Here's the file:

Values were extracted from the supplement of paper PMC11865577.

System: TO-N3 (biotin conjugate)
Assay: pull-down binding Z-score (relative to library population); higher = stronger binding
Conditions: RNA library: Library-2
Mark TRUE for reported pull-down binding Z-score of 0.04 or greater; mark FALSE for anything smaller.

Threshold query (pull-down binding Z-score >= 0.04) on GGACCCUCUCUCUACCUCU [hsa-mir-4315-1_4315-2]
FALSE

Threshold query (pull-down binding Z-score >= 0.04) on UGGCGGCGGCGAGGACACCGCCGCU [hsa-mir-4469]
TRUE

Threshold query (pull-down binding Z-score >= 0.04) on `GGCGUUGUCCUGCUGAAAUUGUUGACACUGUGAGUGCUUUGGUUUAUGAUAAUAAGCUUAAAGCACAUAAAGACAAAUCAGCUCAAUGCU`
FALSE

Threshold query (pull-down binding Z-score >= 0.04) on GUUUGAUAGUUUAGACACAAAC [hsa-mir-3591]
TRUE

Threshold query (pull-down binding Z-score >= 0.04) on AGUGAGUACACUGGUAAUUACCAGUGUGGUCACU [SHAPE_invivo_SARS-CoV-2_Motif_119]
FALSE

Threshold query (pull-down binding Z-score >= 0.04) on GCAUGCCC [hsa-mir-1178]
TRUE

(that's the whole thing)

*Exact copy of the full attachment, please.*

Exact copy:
Values were extracted from the supplement of paper PMC11865577.

System: TO-N3 (biotin conjugate)
Assay: pull-down binding Z-score (relative to library population); higher = stronger binding
Conditions: RNA library: Library-2
Mark TRUE for reported pull-down binding Z-score of 0.04 or greater; mark FALSE for anything smaller.

Threshold query (pull-down binding Z-score >= 0.04) on GGACCCUCUCUCUACCUCU [hsa-mir-4315-1_4315-2]
FALSE

Threshold query (pull-down binding Z-score >= 0.04) on UGGCGGCGGCGAGGACACCGCCGCU [hsa-mir-4469]
TRUE

Threshold query (pull-down binding Z-score >= 0.04) on `GGCGUUGUCCUGCUGAAAUUGUUGACACUGUGAGUGCUUUGGUUUAUGAUAAUAAGCUUAAAGCACAUAAAGACAAAUCAGCUCAAUGCU`
FALSE

Threshold query (pull-down binding Z-score >= 0.04) on GUUUGAUAGUUUAGACACAAAC [hsa-mir-3591]
TRUE

Threshold query (pull-down binding Z-score >= 0.04) on AGUGAGUACACUGGUAAUUACCAGUGUGGUCACU [SHAPE_invivo_SARS-CoV-2_Motif_119]
FALSE

Threshold query (pull-down binding Z-score >= 0.04) on GCAUGCCC [hsa-mir-1178]
TRUE